Catechist uses internet to grow faith
By Connie Berry
CLARK MILLS — Strike while the iron is hot. Meet them where they are. Walk a mile in their shoes.
Cheryl Smith has taken this all to heart and developed a catechetical program that reaches the teenagers in her confirmation class, as well as their parents and other parishioners at Annunciation Church where she is catechetical leader. Smith is also administrator of the Eastern Region’s Faith Formation Resource Center. She utilizes the internet not only to communicate, but also to teach.
Last year her confirmation class met once a month in person and for the rest of the month they met virtually using the internet to read, view, discuss and reflect on the curriculum for their last year of confirmation class. Smith’s program was called Power of One and by visiting the blog site, http://powerofone2010.blogspot.com, students could get their assignments, check out the upcoming schedule and even listen to Third Day perform “I Believe” or hear Matt Maher’s “Hold Us Together.” Most importantly, they could post their comments about the assignments.
Recent U.S. government statistics on internet usage in the home indicate that in New York State, nearly 80 percent of the households have some form of internet access. If Smith hopes to reach the young people, she figured she should try it their way.
Smith said she was brainstorming different methods and ideas when she devised the Power of One program. She had attended a workshop on a similar topic during last year’s “Journey of Faith” event. She met with Cathy Cornue, the Diocesan Director of Faith Formation, and the project was off and running.
“I tried to think like a teenager…. What does all this have to do with me?” Smith said. “When they come to class every week they sometimes don’t respond. They don’t know what to write or they just wouldn’t say anything in class. I would stand up in front of the class and not really know if they were getting it.”
Smith said Power of One lent itself to better communication with the class and with parents. “One of the key components was that we used numbers instead of names so that they wouldn’t really know who wrote what,” Smith explained. “I knew, but they didn’t, and if they didn’t respond to the assignment I called their parents.” She offered a class for parents and students to introduce the new teaching method. At first, some were skeptical, but Smith said the response after the first year has been overwhelmingly positive.
Andrew and Brandon Murphy are twins who made their confirmation together after finishing up the Power of One program. Together, they had this to say about the new way of attending class:
“Religion was enjoyable this year! I liked not going every week because it broke it up a little bit and we were able to think about what we had learned more in depth,” the boys wrote. “The project that we did made us feel like a part of the church and we believe that you should do something like the project idea again next year….The online portion of the Power of One class was a cool and neat new way to be taught about our religion. We would have never thought to take religion online and you should keep this part!”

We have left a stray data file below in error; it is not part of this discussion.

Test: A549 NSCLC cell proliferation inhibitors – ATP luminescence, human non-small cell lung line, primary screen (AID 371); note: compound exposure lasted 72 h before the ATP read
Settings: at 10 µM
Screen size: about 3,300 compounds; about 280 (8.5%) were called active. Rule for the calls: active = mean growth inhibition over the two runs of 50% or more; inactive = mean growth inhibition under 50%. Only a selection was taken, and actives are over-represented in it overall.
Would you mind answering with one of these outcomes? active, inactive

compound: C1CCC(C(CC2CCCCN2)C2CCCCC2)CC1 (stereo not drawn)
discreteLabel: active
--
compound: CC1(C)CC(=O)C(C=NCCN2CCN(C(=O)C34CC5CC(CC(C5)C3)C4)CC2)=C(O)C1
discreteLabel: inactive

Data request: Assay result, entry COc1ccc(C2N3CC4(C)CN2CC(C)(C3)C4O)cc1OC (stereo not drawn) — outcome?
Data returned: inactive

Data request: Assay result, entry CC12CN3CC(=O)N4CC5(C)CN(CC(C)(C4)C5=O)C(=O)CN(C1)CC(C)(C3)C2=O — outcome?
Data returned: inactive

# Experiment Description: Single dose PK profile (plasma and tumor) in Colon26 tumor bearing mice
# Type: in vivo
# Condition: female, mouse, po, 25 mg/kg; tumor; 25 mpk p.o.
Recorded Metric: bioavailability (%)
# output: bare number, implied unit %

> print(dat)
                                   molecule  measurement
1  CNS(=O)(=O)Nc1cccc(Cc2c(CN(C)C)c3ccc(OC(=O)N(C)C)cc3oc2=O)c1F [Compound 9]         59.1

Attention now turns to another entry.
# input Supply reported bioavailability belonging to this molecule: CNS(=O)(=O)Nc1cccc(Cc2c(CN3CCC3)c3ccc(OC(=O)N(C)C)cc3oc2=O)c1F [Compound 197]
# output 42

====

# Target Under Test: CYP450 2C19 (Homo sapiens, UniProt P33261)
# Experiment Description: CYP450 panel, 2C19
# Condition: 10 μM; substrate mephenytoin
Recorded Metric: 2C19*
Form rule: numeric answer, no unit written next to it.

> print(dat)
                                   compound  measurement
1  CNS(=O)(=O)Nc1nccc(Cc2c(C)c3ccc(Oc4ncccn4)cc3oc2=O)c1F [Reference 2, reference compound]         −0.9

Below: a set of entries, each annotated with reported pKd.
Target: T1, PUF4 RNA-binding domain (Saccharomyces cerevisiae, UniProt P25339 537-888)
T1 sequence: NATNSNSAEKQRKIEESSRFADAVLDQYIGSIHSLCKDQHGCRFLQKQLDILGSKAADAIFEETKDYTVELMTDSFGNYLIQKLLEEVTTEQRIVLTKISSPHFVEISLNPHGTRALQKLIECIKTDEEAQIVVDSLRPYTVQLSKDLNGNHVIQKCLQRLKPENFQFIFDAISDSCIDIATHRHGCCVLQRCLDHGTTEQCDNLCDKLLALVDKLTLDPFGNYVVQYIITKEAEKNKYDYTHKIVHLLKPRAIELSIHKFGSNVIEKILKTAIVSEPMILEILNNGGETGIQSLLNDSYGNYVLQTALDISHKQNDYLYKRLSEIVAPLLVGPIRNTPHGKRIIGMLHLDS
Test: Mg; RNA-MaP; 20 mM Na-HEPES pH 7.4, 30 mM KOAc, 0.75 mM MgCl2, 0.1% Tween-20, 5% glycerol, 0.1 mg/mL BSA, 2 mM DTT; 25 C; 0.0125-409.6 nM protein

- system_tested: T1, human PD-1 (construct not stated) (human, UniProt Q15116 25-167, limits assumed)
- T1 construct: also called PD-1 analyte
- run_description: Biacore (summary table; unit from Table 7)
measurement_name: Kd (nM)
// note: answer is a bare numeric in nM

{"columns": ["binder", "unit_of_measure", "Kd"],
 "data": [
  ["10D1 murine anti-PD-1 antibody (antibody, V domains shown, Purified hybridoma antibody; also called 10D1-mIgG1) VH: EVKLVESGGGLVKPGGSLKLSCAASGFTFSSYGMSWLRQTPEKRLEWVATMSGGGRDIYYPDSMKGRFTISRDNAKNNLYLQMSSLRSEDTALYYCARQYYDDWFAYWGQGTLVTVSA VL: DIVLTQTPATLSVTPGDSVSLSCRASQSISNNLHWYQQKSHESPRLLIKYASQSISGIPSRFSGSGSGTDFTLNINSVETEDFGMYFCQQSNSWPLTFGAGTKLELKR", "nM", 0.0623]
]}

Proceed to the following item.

Another change last year was with the class’ service projects. Rather than complete a group project, Smith wanted the projects to reflect the spectrum of gifts and talents the individual students have so each participant designed his or her service project. A few of the students worked together on some of the projects, but most did their own. Then, in April, they were presented at the church with displays, photos and other methods. Smith said parishioners and parents enjoyed viewing all the service projects, which included selling bracelets in support of military troops with the proceeds going to stock care packages sent overseas; two students adopting a family of seven at Christmas time, and a group of boys who worked as “handymen” completing projects for the parish.
Amy Falcone, mother of another set of twins in Smith’s class, Matt and Chris Falcone, was impressed by the new version of confirmation class.
“My sons chose to do a mock Mass for our congregation,” Falcone said. “Everyone enjoyed learning the reasons why we do what we do at Mass. The kids had fun doing their project, and many times said it taught them a lot in many ways. They were glad they didn’t have to just read about the subject and write a report, and I feel their project not only taught them about the Mass, but made an impact on their faith and strengthened it by making them feel they made a difference.”
Smith has not only designed a new way to teach confirmation class, but she has also incorporated technology in the adult faith formation area by offering an online book club. The group meets at the church on Wednesday mornings for a book discussion, but for those who can’t get to the group in person, all they have to do is check out http://www.wednesdaymorningbookgroup.blogspot.com and they’ll feel like they were there. There are reflection questions to think about before the next discussion group meets, as well as a summary of what happened the previous week. It’s a great way to add to the discussion about the book without having to be there. “It’s a virtual small faith community,” Smith said.
Along with all this virtual faith-building, Smith is also concerned about providing catechetical certification for her catechists. She will offer a video workshop, “Jesus, the Way” on Mondays, Sept. 12, 19 and 26 at the parish hall at Annunciation Church. The workshop is open to everyone but will provide catechetical credit: level 2 in Christology. Anyone interested in Smith’s technologically savvy techniques can reach her by emailing email@example.com.